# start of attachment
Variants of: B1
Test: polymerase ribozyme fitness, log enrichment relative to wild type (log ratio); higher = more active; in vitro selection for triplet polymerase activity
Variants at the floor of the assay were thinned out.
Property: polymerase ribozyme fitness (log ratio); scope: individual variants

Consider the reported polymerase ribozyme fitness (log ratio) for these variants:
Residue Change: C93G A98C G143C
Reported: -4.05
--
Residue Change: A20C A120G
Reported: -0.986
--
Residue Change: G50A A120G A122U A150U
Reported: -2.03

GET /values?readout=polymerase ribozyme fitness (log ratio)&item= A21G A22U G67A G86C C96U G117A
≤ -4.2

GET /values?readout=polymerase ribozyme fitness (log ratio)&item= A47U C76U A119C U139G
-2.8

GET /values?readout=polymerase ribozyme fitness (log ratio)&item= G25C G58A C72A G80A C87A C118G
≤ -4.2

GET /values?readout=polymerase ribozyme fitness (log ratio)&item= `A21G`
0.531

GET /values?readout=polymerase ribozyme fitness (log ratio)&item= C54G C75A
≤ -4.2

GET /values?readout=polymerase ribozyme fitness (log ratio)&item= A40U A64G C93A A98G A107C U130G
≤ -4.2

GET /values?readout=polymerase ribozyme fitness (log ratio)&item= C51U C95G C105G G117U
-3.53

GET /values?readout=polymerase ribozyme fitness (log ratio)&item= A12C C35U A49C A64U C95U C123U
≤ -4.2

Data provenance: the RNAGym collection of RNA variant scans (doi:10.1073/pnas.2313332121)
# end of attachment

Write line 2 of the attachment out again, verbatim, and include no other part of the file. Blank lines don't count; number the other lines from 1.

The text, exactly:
Test: polymerase ribozyme fitness, log enrichment relative to wild type (log ratio); higher = more active; in vitro selection for triplet polymerase activity